The truth hurts sometimes, but trying to keep an obvious truth hidden inside yourself can hurt even more. Making excuses doesn’t help, rationalizing doesn’t help, yelling doesn’t help. Bringing yourself to a painful but honest realization will actually do you more good.
When some of my clients have been avoiding a problem and struggling with reality, I have often said something like this, “You can think that way about your problem if you like, pretend it isn’t there. Or you can face the truth and acknowledge its existence. Either way, the reality of your problem will still be there. You just have more power to make your situation better if you face it.”
This has usually gotten a knowing look from the people I’ve worked with. By that point, they have usually been struggling with some key issues for long enough that the whole reason they are in counseling is because they can’t manage it the same way anymore. The old excuses and rationalizations aren’t enough to keep the emotional pain in check. Reality is trying come to the surface anyway, and yet they keep trying to stuff it down.
Take a person with an alcohol addiction. The truth is, they cannot drink alcohol for the rest of their life. The risk for relapse is high given their history. If they continue to associate good times and stress management with having a drink, they will struggle to accept this reality. Even when they relapse and start thinking addiction thoughts, they keep fighting to ignore the truth.
They can try to pretend their addiction really “isn’t that bad” or that they know how to control their drinking now, but the addiction is still there. Period. Trying to justify alcohol use will cause the same problems they came to counseling with. The only way to be free of this bondage is to face the reality of the addiction and make different choices.
A very useful activity when you have an ongoing struggle like this is to check your expectations. Are they realistic? Do I have evidence that this situation will likely keep turning out the same each time? Is much of the solution out of my hands? Do I really want to create this much misery for myself trying to pretend or make this problem be something it can’t be? Am I harming a relationship because my expectations have been inflexible or unreasonable?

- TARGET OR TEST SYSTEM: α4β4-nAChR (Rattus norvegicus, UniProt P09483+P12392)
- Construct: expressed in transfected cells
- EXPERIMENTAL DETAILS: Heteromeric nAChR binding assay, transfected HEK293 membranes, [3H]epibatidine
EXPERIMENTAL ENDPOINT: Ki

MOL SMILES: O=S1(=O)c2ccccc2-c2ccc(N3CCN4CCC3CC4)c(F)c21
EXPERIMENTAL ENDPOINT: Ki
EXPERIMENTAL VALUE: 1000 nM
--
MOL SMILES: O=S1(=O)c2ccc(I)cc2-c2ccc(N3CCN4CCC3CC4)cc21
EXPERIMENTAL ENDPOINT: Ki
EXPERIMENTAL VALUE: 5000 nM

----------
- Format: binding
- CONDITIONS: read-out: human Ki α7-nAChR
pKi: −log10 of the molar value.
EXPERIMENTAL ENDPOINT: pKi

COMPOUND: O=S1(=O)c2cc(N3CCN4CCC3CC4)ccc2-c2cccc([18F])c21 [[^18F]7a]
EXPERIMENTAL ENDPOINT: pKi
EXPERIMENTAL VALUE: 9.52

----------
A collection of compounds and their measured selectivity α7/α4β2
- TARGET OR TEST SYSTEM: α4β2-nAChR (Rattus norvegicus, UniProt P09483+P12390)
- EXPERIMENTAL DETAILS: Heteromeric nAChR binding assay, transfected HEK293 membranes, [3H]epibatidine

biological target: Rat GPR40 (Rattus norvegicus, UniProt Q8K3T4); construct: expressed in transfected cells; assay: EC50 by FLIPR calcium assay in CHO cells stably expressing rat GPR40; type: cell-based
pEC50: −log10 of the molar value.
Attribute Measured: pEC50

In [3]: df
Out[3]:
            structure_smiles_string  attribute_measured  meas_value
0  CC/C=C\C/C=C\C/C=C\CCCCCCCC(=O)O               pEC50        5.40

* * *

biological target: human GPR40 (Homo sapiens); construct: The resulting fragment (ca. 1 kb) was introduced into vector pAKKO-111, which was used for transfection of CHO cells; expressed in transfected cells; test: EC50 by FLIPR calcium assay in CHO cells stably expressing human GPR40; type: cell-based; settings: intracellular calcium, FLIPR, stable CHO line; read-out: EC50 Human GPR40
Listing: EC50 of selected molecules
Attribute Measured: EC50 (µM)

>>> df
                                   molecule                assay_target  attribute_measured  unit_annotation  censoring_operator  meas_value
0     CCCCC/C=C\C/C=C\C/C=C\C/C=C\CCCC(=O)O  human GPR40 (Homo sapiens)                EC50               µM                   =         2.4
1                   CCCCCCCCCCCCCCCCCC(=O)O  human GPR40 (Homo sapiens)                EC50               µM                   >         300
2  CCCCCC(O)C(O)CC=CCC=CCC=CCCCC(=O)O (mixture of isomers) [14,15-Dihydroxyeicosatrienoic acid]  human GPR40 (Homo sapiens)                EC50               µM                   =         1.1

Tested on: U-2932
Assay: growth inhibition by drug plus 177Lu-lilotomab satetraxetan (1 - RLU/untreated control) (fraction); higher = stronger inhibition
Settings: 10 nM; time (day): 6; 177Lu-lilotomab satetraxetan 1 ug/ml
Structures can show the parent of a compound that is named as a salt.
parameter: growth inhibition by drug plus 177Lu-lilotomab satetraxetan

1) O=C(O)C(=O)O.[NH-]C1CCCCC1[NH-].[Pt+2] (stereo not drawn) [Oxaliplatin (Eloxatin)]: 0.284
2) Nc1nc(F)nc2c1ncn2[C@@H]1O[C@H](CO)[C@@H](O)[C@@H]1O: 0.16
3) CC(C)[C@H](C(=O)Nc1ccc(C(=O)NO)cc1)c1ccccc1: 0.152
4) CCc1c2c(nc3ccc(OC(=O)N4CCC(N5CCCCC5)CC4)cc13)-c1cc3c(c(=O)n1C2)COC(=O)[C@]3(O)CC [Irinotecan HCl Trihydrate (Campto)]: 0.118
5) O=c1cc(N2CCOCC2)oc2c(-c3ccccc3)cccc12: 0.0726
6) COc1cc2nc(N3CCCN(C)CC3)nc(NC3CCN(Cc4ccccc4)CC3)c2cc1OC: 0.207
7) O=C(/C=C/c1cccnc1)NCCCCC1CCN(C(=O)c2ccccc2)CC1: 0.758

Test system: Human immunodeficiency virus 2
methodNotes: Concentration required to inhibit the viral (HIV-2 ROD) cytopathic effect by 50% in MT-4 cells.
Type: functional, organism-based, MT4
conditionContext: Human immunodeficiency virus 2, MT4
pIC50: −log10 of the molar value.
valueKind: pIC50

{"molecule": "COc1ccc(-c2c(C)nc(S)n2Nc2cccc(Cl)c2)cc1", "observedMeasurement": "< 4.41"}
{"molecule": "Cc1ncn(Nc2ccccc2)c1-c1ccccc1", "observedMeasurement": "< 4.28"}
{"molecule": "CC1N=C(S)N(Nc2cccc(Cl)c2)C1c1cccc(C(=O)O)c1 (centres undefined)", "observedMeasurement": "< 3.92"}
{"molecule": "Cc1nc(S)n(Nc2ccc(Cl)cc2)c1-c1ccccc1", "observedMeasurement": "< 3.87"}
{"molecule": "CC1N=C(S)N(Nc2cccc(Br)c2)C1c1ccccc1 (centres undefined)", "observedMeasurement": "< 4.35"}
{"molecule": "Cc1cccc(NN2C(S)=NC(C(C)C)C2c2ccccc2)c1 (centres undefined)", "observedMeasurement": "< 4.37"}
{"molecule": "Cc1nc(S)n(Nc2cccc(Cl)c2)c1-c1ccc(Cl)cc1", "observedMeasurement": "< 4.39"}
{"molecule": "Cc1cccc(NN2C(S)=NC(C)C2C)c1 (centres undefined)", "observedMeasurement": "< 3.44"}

The person with alcoholism may have expectations that they can get over the worst of their problem and then resume some occasional drinking. In all likelihood, this will result in relapse and more life problems. Their expectation is unrealistic and they probably have much evidence to support the most likely outcome of resumed drinking. The solution is in their hands – sobriety – but they will need to be honest with themselves to have the best quality of life. They may very well be creating misery for themselves and important relationships by trying to shove reality under the rug. All of this comes down to accepting the ugly but ever-present truth.
Usually, facing the truth of a difficult situation is a shorter-term pain than most people anticipate. It can hurt like a sucker punch, but then the best part comes. You get the chance to move forward with your life, leaving behind a clunky, dirty piece of baggage that you’ve been dragging around behind you. As long as you keep trying to dress up that piece of baggage and keep it with you, it’s going to keep weighing you down. Call it out for what it is, dump it, and get on to the best part of life: Living with honesty.
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Last reviewed: By John M. Grohol, Psy.D. on 8 Jun 2009
Published on PsychCentral.com. All rights reserved.
Krull, E. (2009). Self Honesty – Knowing Is Better Than Not Knowing. Psych Central. Retrieved on October 25, 2014, from http://psychcentral.com/blog/archives/2009/06/04/self-honesty-knowing-is-better-than-not-knowing/